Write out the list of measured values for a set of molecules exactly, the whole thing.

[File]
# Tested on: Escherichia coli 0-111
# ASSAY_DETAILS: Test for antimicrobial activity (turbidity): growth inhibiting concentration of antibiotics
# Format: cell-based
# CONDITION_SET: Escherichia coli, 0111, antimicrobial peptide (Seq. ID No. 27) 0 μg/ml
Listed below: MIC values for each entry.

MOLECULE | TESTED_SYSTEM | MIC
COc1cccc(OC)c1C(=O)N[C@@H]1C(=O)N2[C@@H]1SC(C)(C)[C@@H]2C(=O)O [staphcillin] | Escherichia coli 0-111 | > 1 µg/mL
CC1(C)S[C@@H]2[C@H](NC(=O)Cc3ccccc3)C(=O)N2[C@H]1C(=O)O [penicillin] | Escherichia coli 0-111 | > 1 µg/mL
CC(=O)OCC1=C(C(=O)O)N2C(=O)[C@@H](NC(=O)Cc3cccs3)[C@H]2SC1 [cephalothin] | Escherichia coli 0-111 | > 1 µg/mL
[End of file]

# Tested on: Escherichia coli 0-111
# ASSAY_DETAILS: Test for antimicrobial activity (turbidity): growth inhibiting concentration of antibiotics
# Format: cell-based
# CONDITION_SET: Escherichia coli, 0111, antimicrobial peptide (Seq. ID No. 27) 0 μg/ml
Listed below: MIC values for each entry.

MOLECULE | TESTED_SYSTEM | MIC
COc1cccc(OC)c1C(=O)N[C@@H]1C(=O)N2[C@@H]1SC(C)(C)[C@@H]2C(=O)O [staphcillin] | Escherichia coli 0-111 | > 1 µg/mL
CC1(C)S[C@@H]2[C@H](NC(=O)Cc3ccccc3)C(=O)N2[C@H]1C(=O)O [penicillin] | Escherichia coli 0-111 | > 1 µg/mL
CC(=O)OCC1=C(C(=O)O)N2C(=O)[C@@H](NC(=O)Cc3cccs3)[C@H]2SC1 [cephalothin] | Escherichia coli 0-111 | > 1 µg/mL